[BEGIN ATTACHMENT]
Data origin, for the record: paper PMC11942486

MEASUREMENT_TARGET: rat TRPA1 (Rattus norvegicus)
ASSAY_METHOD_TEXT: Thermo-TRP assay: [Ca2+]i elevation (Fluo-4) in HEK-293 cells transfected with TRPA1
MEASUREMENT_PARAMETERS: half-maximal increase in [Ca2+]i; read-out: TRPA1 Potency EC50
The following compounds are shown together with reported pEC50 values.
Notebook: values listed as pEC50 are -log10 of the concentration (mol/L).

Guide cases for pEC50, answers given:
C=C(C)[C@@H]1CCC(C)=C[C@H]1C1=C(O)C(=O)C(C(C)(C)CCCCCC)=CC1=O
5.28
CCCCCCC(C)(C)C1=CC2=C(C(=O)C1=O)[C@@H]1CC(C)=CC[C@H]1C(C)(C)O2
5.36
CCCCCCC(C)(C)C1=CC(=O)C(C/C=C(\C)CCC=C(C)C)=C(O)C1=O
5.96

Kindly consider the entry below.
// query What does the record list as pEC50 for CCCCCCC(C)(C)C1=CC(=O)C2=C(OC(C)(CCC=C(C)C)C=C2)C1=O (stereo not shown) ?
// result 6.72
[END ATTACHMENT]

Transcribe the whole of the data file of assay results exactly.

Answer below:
Data origin, for the record: paper PMC11942486

MEASUREMENT_TARGET: rat TRPA1 (Rattus norvegicus)
ASSAY_METHOD_TEXT: Thermo-TRP assay: [Ca2+]i elevation (Fluo-4) in HEK-293 cells transfected with TRPA1
MEASUREMENT_PARAMETERS: half-maximal increase in [Ca2+]i; read-out: TRPA1 Potency EC50
The following compounds are shown together with reported pEC50 values.
Notebook: values listed as pEC50 are -log10 of the concentration (mol/L).

Guide cases for pEC50, answers given:
C=C(C)[C@@H]1CCC(C)=C[C@H]1C1=C(O)C(=O)C(C(C)(C)CCCCCC)=CC1=O
5.28
CCCCCCC(C)(C)C1=CC2=C(C(=O)C1=O)[C@@H]1CC(C)=CC[C@H]1C(C)(C)O2
5.36
CCCCCCC(C)(C)C1=CC(=O)C(C/C=C(\C)CCC=C(C)C)=C(O)C1=O
5.96

Kindly consider the entry below.
// query What does the record list as pEC50 for CCCCCCC(C)(C)C1=CC(=O)C2=C(OC(C)(CCC=C(C)C)C=C2)C1=O (stereo not shown) ?
// result 6.72